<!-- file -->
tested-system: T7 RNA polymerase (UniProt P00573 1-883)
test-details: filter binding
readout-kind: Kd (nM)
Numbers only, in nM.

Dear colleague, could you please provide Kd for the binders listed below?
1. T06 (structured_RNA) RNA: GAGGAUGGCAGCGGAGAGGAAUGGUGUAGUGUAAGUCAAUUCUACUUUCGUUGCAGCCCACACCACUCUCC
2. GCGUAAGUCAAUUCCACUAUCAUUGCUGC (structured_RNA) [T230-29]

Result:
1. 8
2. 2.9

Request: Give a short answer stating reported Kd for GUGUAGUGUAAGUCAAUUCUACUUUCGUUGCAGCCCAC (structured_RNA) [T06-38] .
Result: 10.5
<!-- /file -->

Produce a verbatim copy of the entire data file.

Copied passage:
tested-system: T7 RNA polymerase (UniProt P00573 1-883)
test-details: filter binding
readout-kind: Kd (nM)
Numbers only, in nM.

Dear colleague, could you please provide Kd for the binders listed below?
1. T06 (structured_RNA) RNA: GAGGAUGGCAGCGGAGAGGAAUGGUGUAGUGUAAGUCAAUUCUACUUUCGUUGCAGCCCACACCACUCUCC
2. GCGUAAGUCAAUUCCACUAUCAUUGCUGC (structured_RNA) [T230-29]

Result:
1. 8
2. 2.9

Request: Give a short answer stating reported Kd for GUGUAGUGUAAGUCAAUUCUACUUUCGUUGCAGCCCAC (structured_RNA) [T06-38] .
Result: 10.5